In October 2017, Sennan Asbestos Disaster had its World Premiere at the Yamagata International Documentary Film Festival, where it was awarded the Citizens’ Prize by the popular vote of attendees, and saw its International Premiere at the Busan International Film Festival, where it received the BIFF Mecenat Award for documentaries. I caught up with Hara at both festivals, and sat down to talk with him in the Haeundae neighborhood of Busan prior to the film’s Tokyo Premiere at Tokyo FILMeX International Film Festival in November.
JOEL NEVILLE ANDERSON: When did you personally develop an interest in asbestos-related illness?
HARA KAZUO: There was a time when I was making a television program about a film director named Urayama Kirio with a Kansai TV producer that I knew. That program turned out well, so we were hoping to work together again. We talked several times about doing different subjects, but nothing really came about until the producer suggested, “Well, how about doing something on asbestos?” That was the first introduction to the topic, from that producer. At that time, I’d spent about ten years reassessing my own work, and felt that, after having made films about people who’d lived very extreme lifestyles, I was finding it difficult to find a new topic, a new subject, and a person to focus on with a similarly intense way of living. I was thinking that maybe people who lived like that in the Showa period are no longer accepted in the Heisei era, and values have changed so much that that kind of intense, ferocious way of living isn’t accepted anymore. I couldn’t find a subject that really appealed to me until the asbestos topic came around, and I just felt like I wanted to make something—anything—so I latched on to that, and didn’t want to worry about whether it was appropriate or not. I just wanted to make something. Of course, being a TV company, I was hoping they’d come up with a budget as well, which they did. So that enabled me to break out of that funk of trying to find a subject matter similar to the films that I’d worked on previously.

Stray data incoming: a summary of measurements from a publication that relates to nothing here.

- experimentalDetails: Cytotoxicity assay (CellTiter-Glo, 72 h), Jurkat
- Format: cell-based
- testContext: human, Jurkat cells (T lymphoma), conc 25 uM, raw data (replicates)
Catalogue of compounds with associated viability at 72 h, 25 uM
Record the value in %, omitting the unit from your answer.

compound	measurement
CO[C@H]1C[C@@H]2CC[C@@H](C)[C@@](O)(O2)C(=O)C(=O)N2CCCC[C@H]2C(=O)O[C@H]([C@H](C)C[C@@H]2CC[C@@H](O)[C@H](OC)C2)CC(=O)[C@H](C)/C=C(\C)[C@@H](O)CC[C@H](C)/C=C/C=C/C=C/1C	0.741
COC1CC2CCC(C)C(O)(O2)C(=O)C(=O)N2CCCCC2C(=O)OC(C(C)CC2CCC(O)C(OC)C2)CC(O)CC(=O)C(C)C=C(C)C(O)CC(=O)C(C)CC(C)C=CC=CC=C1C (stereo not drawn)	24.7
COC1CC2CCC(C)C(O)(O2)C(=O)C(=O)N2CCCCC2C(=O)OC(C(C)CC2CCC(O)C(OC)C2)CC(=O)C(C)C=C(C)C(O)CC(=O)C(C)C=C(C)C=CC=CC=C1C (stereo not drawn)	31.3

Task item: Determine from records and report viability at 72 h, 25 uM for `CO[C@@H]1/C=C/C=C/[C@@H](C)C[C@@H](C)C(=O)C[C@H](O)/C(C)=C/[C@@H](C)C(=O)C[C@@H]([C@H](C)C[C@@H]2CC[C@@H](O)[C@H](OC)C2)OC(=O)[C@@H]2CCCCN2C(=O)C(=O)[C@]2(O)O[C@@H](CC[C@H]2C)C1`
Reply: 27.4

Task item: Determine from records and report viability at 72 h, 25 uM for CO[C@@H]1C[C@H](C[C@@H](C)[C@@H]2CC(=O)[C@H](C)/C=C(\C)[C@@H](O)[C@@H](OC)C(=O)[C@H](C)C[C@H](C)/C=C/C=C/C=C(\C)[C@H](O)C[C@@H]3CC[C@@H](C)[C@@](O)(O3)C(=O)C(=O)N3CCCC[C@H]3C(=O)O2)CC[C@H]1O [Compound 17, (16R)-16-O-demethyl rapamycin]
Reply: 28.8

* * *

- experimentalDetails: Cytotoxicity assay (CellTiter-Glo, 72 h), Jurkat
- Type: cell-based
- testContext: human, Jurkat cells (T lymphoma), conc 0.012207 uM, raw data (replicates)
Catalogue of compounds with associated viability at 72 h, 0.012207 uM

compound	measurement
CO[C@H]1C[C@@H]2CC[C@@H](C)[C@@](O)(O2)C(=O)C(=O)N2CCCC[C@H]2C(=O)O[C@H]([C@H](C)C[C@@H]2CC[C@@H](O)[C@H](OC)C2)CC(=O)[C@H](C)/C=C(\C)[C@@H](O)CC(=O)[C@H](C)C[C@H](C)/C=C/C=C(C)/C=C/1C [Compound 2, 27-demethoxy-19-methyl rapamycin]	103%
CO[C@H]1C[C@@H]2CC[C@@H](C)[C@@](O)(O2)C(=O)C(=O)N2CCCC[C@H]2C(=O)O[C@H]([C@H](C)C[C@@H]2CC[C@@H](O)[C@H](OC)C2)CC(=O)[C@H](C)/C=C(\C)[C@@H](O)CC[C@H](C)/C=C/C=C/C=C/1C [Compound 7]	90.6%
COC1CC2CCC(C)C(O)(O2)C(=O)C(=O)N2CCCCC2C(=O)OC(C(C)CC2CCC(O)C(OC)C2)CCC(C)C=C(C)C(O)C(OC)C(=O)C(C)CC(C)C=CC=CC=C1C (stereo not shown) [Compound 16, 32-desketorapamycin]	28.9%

JNA: During the film’s premiere at the Yamagata International Documentary Film Festival, the question was asked whether or not the subjects in the film ever had any misgivings about the project. You had so many of the subjects there as guests, so there were many different views, and it’s great you were able to give voice to them. One woman stood up and said she never really had any doubts, and then Mr. Yuoka [Kazuyoshi] stood up and said, “Of course I had doubts, this is the director of The Emperor’s Naked Army Marches On!” But in the end he seemed happy with the final product. I’m wondering how you gained the trust of your subjects, and whether or not trust is all that important.